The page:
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597 Ratings

Two English Girls

Les deux Anglaises et le continent

Directed by François Truffaut
France, 1971


At the beginning of the 20th century, Claude Roc, a young middle-class Frenchman, befriends Anne, an Englishwoman. While spending time in England with Anne’s family, Claude falls in love with her sister Muriel, but both families lay down a year-long separation without contact before they may marry.

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Two English Girls Directed by François Truffaut
With its mood of romantic despair, Les Deux Anglaises may or may not be “the most vibrant and feverish film” (9) that Truffaut ever made. Yet it sets the tone for much of the “post-1968” cinema of the 70s and beyond. As a study of youthful idealism gone sour, it is as wrenchingly painful as La Maman et la putain/The Mother and the Whore (Jean Eustache, 1973) and Shampoo (Hal Ashby, 1975).
April 20, 2008
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It turns out to be the severest and most minimal of the director’s works, almost an anti-Jules et Jim in its withdrawal of empathy from the characters, its clipped style, and its refusal to charm (especially in the direction of Jean-Pierre Léaud – whose posturing, alienated mannerisms are matched at every turn by the equally stylized and nutty gestures of Stacey Tendeter).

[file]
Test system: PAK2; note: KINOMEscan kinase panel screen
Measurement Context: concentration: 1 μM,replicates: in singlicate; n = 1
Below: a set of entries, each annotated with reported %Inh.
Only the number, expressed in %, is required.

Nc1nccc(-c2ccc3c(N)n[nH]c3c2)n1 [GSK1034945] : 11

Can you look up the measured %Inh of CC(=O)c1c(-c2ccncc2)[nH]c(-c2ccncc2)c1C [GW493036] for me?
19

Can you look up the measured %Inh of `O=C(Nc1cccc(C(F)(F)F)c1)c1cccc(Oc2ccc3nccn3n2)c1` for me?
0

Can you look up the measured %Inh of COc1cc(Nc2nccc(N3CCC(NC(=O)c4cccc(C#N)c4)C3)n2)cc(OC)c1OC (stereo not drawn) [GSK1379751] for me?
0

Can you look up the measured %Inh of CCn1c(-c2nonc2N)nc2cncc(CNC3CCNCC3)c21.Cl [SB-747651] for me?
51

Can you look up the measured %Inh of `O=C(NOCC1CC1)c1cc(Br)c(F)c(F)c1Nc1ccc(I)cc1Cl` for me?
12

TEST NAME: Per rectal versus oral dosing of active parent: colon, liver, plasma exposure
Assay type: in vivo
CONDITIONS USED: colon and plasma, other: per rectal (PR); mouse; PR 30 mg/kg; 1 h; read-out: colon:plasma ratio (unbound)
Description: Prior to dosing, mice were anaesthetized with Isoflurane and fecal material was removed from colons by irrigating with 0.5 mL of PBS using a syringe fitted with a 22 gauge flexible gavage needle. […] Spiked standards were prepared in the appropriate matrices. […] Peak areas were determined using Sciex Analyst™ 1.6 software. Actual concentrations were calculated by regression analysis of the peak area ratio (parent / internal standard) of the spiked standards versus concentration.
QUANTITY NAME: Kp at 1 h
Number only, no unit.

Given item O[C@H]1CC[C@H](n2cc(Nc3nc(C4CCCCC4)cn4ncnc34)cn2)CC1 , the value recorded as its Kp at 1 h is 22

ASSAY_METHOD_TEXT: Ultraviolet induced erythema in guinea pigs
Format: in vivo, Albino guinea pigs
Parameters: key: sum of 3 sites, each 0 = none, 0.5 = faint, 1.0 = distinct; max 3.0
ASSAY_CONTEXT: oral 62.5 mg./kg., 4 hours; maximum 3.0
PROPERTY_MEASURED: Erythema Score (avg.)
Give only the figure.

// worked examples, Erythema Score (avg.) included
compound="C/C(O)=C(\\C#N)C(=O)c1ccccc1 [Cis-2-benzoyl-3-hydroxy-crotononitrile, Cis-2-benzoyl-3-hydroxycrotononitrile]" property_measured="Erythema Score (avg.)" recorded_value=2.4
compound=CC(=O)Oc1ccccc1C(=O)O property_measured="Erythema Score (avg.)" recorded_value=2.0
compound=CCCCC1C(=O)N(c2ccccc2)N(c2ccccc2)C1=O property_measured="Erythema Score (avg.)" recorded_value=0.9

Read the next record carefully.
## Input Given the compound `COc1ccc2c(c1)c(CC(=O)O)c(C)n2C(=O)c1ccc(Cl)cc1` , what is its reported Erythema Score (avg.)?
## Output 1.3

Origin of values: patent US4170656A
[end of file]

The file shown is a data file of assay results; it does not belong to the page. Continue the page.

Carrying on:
March 01, 2002
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The importance of Two English Girls lies in its sheer vitality. The film is an extraordinary cinematic conjuring trick in which Truffaut draws the viewer both physically and visually into his own personal pleasures. He does this on a multitude of levels—if the pastoral scenes salute the work of Jean Renoir, then the washed pastel colors of Nestor Almendros’ Impressionist-influenced cinematography perfectly evoke Truffaut’s delight in the paintings of Renoir’s father, Auguste.
May 09, 1994
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